Accordingly, these data storage demands are leading to the development of disk drive units which use a so-called “multi-sector” or “large-sector” format wherein each data sector is enlarged to the size of two or more “traditional” data sectors. In these disk drive units, each sector may store 1 kilobyte, 2 kilobytes, or even 4 kilobytes of data. For example, FIG. 1 shows one of these “new” data sectors 130 which comprises four traditional data sectors and stores 2 kilobytes of data.

Data sectors with the “multi-sector” or “large-sector” format have less overhead (and are therefore more efficient) than the traditional 512 byte data sector format, and are also better for storing large audio and video data files of several megabytes or more.

However, there are some issues raised with these larger data sectors.

FIG. 2 illustrates an exemplary data read operation for a data storage device, and specifically a disk drive unit employing a “multi-sector” or “large-sector” format. As shown in FIG. 2, a first data sector 220-1 is divided by a servo sector Servo2 210-2 so as to have a first data sector portion S1 220-1 a on a first side of servo sector Servo2 210-2, and a second data sector portion S1-1220-1 b on a second side of servo sector Servo2 210-2.

During the read operation illustrated in FIG. 2 on line “A”, a read head (or read/write head) 24 follows the track 100 at a “normal head position” having a 0% lateral offset with respect to the longitudinal direction of the track 100. Head 24 uses the servo information from the servo sectors 210 to follow the track 100.

As illustrated in FIG. 2 on line “B”, with head 24 at the 0% offset, data is read correctly from data sector 220-1. However, when head 24 tries to read the data of the second data sector 220-2, there is a data read error. More specifically, when the head 24 tries to read the data from data sector 220-2 with head 24 at the 0% offset, it can correctly read the data from the first data sector portion S2 220-2 a on the first side of servo sector Servo3 210-3, but it cannot correctly read the data from the second data sector portion S2-1 220-2 b on the second side of servo sector Servo2 210-3. Furthermore, head 24 also cannot correctly read the data from the third data sector portion S2-2 220-2 c on the second side of servo sector Servo4 210-4.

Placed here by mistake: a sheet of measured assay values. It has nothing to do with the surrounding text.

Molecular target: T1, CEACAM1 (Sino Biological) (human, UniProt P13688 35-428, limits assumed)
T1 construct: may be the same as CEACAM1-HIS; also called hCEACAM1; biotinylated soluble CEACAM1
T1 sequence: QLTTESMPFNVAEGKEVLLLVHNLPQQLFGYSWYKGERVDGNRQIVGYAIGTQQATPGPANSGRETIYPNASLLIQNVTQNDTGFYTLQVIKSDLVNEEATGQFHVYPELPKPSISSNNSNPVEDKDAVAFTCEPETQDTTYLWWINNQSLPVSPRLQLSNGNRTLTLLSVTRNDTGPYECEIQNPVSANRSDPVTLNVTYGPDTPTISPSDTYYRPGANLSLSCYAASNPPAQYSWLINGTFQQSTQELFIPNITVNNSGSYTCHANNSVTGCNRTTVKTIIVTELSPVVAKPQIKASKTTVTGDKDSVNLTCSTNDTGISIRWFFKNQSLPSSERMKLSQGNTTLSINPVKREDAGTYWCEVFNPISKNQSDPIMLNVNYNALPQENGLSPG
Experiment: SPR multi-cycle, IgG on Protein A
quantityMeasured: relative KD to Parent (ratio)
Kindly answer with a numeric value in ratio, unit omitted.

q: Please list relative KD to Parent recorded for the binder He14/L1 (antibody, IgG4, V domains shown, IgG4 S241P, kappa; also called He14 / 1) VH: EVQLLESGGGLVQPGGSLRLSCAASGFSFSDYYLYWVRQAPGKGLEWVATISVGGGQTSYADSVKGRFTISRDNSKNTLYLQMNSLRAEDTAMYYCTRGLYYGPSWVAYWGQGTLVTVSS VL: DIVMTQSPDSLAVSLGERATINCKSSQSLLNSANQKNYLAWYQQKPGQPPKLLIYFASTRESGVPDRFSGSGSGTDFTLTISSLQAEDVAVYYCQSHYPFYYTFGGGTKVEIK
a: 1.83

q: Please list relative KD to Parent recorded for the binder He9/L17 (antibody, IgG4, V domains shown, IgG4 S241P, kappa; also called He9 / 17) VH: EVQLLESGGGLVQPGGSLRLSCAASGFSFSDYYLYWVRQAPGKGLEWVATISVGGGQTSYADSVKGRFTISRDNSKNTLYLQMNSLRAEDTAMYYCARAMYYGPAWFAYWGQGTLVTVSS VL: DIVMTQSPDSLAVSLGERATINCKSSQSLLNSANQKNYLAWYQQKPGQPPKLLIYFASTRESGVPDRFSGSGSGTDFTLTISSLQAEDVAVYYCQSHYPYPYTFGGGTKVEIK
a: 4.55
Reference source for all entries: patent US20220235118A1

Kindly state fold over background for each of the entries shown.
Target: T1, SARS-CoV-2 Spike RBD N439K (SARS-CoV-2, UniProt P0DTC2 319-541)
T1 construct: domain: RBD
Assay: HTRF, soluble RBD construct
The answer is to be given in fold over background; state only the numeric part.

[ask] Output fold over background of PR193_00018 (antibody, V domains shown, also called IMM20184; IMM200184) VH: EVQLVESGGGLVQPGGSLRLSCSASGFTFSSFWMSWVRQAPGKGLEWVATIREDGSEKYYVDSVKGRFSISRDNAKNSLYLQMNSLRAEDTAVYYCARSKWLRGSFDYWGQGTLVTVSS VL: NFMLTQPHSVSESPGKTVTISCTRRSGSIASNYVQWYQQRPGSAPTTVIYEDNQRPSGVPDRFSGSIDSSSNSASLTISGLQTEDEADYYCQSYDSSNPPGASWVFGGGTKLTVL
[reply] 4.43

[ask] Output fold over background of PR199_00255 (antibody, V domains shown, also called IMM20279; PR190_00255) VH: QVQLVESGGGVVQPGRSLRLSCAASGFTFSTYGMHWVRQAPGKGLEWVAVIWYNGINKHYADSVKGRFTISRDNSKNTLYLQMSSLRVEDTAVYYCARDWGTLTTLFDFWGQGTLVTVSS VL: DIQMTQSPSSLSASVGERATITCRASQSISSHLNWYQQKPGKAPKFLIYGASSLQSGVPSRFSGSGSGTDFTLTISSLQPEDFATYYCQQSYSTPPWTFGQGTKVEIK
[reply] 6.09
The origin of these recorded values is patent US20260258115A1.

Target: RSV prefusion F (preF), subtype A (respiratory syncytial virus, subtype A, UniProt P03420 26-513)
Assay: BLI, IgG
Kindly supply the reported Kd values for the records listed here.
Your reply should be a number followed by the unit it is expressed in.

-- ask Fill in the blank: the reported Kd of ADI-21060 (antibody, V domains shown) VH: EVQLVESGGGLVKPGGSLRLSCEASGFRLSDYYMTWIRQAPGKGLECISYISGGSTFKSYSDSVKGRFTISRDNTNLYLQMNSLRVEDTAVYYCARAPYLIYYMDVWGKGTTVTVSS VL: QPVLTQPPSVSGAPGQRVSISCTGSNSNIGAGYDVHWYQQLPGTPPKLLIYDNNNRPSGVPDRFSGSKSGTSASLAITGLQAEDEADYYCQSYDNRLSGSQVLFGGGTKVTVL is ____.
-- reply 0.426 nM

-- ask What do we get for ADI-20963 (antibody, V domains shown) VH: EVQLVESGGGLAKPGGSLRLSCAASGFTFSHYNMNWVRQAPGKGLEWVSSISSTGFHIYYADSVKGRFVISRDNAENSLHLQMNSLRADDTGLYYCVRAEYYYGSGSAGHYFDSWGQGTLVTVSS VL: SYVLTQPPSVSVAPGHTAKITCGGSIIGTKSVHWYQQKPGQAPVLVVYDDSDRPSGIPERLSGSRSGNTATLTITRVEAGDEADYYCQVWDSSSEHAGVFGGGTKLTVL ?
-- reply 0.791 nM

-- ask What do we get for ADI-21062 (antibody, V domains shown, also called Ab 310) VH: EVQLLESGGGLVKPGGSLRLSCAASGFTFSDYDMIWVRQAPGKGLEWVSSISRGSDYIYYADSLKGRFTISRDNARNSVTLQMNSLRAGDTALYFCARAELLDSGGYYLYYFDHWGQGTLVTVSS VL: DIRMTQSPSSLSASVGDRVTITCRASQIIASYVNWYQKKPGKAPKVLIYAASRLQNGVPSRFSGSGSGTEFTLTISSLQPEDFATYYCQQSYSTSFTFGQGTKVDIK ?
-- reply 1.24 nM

Accordingly, the lateral position of head 24 is adjusted to have a “−A %” offset position and the head 24 retries reading the data sector.

With head 24 adjusted to have the −A %” offset position, as illustrated in FIG. 2 on line “C”, head 24 is able to correctly read the data from the second data sector portion S2-1 220-2 b on the second side of servo sector Servo2 210-2. However, head 24 can no longer correctly read the data from the first data sector portion S2 220-2 a on the first side of servo sector Servo3 210-3. Also, it still cannot correctly read the data from the third data sector portion S2-2 220-2 c on the second side of servo sector Servo4 210-4.

So it is seen that when a “multi-sector” or “large-sector” data sector which is divided by a servo sector has different “off-track” amounts or percentages for the data sector portions on different sides of the servo sector, the disk drive unit cannot always solve a data read error by the method of data reading illustrated in FIG. 2. Furthermore, the problem is especially exacerbated when a data sector is split into three data sector portions that are separated by two different servo sectors with different offsets for each data portion.

Accordingly, it would be desirable to provide a new method of reading data stored in a data storage device. It would also be desirable to provide a new data storage device that performs a data read retry operation.

In one aspect of the inventive concept, a method of reading data is provided for a disk drive unit comprising at least one disk having a plurality tracks, wherein at least one track includes a data sector divided by at least a first servo sector so as to have at least a first data sector portion on a first side of the first servo sector, and at least a second data sector portion on a second side of the first servo sector, and a head for reading data from the data sectors. The method comprises: positioning the head at a first offset position with respect to a track; and reading data from the data sector with the head at the first offset position. The method further comprises, when a read error is detected between the first data sector portion and the second data sector portion: storing the data read from the first data sector portion in a memory; moving the head to a second offset position with respect to the track including the data sector being read; reading data from the second data sector portion with the head at the second offset position; and storing the data read from the second data sector portion in the memory.